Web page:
|Part of North African Campaign|
|Nazi Germany||Free French Forces|
|Commanders and leaders|
|Luftwaffe 1 × Heinkel He 111||Unknown|
|Casualties and losses|
The Sonderkommando Blaich (English: Special detail Blaich) was a German special unit consisting of one Heinkel He 111 medium bomber that raided Free French–controlled Fort Lamy in the Chad region of French Equatorial Africa.
The raid against a target located 1,250 mi (2,010 km) from the German bases in North Africa was a success but, on its return flight, the German plane ran out of fuel and had to make an emergency landing; both crew and plane were rescued a week later.
The Chad and Fort Lamy came under control of the Free French Forces in 1940 and was a major staging post for the operations against the Kufra oasis group as well as a supply point for the RAF on the route from Takoradi in Ghana to Egypt.
Theo Blaich—a German adventurer and plantation owner who had joined the Wehrmacht in 1939, arriving in his own Messerschmitt Bf 108 Taifun—recognised the importance of Fort Lamy as a way point in the overland transport and communication route from the west coast of Africa to the Nile, as well as an assembly point for Allied operations. Blaich proposed the capture of Fort Lamy to safeguard the southern border of Libya. When his suggestions weren't taken seriously in Berlin, he proposed that he should at least carry out a bombing mission.
Blaich found a more interested audience in Erwin Rommel, who approved the idea and forwarded it to the Fliegerführer Afrika. The date for the operation was set as 21 January 1942, to coincide with Rommel′s offensive against the British defences at El Agheila.
Blaich′s commando left the oasis of Hun on 20 January, and consisted of German and Italian soldiers and three aircraft, an He 111, a Savoia and Blaich′s Taifun. The following six of the group were to go on the air raid, while the Italian crew, minus their pilot, stayed behind:
- Captain Theo Blaich, pilot of the Taifun
- Lieutenant Franz Bohnsack, pilot of the He 111
- Sergeant Major Heinrich Geissler, engineer
- Sergeant Wolfgang Wichmann, wireless operator
- Lieutenant Fritz Dettmann, war correspondent
- Major Roberto Count Vimercati-San Severino, desert expert of the Italian Army and pilot of the Savoia
The small group flew to a remote natural airstrip in southern Libya, called Campo Uno, discovered by Roberto Count Vimercati-San Severino in 1935 when he landed there during a safari. He later had surveyed and marked out the site after discovering it, but it lacked any facilities. For the purpose of supplies, the small group used the Savoia as their supply base.
The Heinkel He 111 took off from Campo Uno at 08:00 on 21 January but experienced, contrary to the weather forecast, bad weather. The plane had been loaded with 1,000 gallons of fuel, but the supply had been carefully calculated and the weather caused the plane to use more fuel than expected.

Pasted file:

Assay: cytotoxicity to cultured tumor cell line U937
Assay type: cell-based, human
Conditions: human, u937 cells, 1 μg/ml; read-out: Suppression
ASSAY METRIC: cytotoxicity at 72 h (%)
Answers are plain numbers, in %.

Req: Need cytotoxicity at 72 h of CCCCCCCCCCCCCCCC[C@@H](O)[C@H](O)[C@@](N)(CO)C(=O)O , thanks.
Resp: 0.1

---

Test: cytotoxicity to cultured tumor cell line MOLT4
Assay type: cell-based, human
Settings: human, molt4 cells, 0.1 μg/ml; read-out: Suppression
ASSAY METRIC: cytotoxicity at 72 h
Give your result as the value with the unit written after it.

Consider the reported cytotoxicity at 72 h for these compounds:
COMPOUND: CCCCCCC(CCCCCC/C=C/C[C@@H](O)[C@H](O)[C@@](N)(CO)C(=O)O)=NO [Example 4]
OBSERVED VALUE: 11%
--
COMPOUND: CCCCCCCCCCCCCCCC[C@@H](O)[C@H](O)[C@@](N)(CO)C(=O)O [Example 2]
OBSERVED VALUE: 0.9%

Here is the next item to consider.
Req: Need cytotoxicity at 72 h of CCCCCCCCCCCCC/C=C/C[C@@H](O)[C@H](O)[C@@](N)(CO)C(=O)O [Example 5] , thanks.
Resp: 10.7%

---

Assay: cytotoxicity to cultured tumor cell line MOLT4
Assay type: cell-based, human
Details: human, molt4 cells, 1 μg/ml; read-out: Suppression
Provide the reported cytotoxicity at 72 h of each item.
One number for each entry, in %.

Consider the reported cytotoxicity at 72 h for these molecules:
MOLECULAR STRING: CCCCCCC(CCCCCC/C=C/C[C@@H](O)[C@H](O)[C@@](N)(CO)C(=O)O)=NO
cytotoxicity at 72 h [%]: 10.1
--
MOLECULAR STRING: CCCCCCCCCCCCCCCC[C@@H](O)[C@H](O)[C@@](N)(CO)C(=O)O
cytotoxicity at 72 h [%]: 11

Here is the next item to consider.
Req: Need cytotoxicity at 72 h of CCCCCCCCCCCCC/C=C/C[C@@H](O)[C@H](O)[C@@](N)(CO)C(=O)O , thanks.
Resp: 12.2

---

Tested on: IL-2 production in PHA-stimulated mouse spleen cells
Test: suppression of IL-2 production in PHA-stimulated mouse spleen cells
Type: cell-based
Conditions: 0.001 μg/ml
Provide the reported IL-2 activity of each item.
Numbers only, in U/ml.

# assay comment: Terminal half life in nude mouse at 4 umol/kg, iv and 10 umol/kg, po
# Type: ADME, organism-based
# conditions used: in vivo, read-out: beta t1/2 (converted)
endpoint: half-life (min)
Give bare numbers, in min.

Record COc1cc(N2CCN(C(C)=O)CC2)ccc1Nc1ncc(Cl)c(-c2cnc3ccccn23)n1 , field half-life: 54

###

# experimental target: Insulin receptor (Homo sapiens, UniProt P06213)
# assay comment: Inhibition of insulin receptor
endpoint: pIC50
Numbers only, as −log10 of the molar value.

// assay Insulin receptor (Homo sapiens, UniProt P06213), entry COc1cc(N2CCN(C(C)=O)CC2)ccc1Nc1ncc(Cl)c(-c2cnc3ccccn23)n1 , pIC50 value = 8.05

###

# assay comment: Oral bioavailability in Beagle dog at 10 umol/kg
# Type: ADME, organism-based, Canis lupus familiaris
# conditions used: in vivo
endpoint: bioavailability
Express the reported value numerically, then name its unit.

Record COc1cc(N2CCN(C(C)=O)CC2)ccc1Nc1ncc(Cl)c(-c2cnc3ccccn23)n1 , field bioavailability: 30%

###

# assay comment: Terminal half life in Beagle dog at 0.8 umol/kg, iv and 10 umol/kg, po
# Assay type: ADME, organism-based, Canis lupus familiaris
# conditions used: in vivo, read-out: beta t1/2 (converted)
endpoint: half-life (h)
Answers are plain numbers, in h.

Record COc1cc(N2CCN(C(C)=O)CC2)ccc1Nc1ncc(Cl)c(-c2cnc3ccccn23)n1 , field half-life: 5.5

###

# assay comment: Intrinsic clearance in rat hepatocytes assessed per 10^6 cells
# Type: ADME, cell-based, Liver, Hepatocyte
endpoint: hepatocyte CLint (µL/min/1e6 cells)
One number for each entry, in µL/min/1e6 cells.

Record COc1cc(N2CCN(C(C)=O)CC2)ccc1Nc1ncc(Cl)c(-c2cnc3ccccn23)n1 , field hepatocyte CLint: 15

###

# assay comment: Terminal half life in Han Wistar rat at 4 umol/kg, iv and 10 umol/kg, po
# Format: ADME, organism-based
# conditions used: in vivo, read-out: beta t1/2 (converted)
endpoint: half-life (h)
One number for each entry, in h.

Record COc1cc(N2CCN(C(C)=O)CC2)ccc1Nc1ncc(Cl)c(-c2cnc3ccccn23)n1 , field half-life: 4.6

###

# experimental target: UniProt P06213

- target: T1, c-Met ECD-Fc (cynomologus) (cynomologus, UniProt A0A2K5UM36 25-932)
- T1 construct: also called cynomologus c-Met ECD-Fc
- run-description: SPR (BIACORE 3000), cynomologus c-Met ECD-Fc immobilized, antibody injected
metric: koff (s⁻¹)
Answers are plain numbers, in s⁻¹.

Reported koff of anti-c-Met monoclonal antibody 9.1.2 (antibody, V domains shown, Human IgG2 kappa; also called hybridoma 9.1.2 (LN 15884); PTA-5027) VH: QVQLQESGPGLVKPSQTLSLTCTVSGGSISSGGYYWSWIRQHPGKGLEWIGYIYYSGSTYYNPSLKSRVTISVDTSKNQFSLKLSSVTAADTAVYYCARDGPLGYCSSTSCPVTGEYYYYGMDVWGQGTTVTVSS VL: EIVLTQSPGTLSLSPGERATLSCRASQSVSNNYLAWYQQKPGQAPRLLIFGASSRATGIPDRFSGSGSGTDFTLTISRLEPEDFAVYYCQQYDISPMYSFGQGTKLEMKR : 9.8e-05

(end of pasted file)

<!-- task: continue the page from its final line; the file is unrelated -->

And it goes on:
The plane reached Lake Chad by midday, after which navigation became easier despite the storm intensifying. At 14:30, the plane reached Fort Lamy. No air defence was organised at Fort Lamy and they were able to drop their 16 bombs, 800 kg (1,800 lb) of explosives, unhindered. The French forces were too surprised to organise any air defence and 80,000 gallons of fuel and the complete oil supply were destroyed and, possibly, as many as ten aircraft.
Undamaged, the plane returned northward but the crew found it hard to navigate. As darkness approached, the plane was almost out of fuel and the crew was aware that it would not be able to find its way back to Campo Uno. As the plane possessed a 100 m (328 ft 1 in) trailing antenna, which it could unfold if needed, it released the aerial and sent an SOS; however, no reply was received. Eventually, the plane had to make an emergency landing. Bohnsack was able to land the plane without damage and the crew attempted to contact the Luftwaffe headquarters at Agedabia at the arranged time, without success. The crew had provisions for six days.
After two days at their landing location, presumed to be 120 mi (190 km) from Campo Uno, the crew was able to make contact with the German headquarters.
On 27 January, almost out of water, the stranded crew was discovered by an Italian reconnaissance plane, which re-supplied them with food and water. The following day, a Junkers 52 transport aircraft brought fuel from Agedabia, having left for an unauthorised search of Blaich′s missing commando, and plane and crew were able to return to Campo Uno.
The attack on Fort Lamy caused only minor damage to installations and light casualties but did destroy vital fuel supplies despite valiant efforts to save them. It reduced the available supplies for the Free French Forces and the RAF in the region by half. The raid caused French general Philippe Leclerc to strengthen the anti-aircraft defences at Fort Lamy and to start hit-and-run operations against the Italian forces in Fezzan region.
Blaich and his Sonderkommando continued operations against the Long Range Desert Group throughout the first half of 1942. In June 1942 the units Heinkel bomber crashed near Kufra after an engine failure with the crew being rescued four days later, putting an end to the Sonderkommando's operations.
- Oliver, Chapter 4
- Moore, p. 142–143
- Aircraft profile: He 111 Profile Publications, page: 6, accessed: 18 June 2011
- Oliver, David (2005). Airborne Espionage: International Special Duty Operations in the World Wars. United Kingdom: The History Press. ISBN 978-0-7524-9552-1.
- Moore, William Mortimer (2011). Free France's Lion: The Life of Philippe Leclerc, de Gaulle's Greatest General. United Kingdom: Casemate Publishers. ISBN 978-1-61200-080-0.
- Wolfgang Wichmann, (German) Husarenstreich gegen Fort Lamy, Flugzeug Magazin, No 5, October/November 1986